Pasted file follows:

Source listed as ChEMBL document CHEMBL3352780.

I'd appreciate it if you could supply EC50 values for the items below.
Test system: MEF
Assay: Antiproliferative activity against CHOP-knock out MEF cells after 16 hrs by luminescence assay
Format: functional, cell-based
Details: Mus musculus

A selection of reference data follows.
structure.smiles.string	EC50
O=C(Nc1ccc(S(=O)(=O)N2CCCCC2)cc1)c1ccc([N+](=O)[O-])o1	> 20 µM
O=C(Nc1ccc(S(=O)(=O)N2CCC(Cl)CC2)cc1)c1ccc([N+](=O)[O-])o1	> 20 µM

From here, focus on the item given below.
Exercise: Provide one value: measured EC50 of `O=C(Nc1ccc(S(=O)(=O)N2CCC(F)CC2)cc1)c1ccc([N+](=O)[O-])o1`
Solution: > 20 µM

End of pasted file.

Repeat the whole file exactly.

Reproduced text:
Source listed as ChEMBL document CHEMBL3352780.

I'd appreciate it if you could supply EC50 values for the items below.
Test system: MEF
Assay: Antiproliferative activity against CHOP-knock out MEF cells after 16 hrs by luminescence assay
Format: functional, cell-based
Details: Mus musculus

A selection of reference data follows.
structure.smiles.string	EC50
O=C(Nc1ccc(S(=O)(=O)N2CCCCC2)cc1)c1ccc([N+](=O)[O-])o1	> 20 µM
O=C(Nc1ccc(S(=O)(=O)N2CCC(Cl)CC2)cc1)c1ccc([N+](=O)[O-])o1	> 20 µM

From here, focus on the item given below.
Exercise: Provide one value: measured EC50 of `O=C(Nc1ccc(S(=O)(=O)N2CCC(F)CC2)cc1)c1ccc([N+](=O)[O-])o1`
Solution: > 20 µM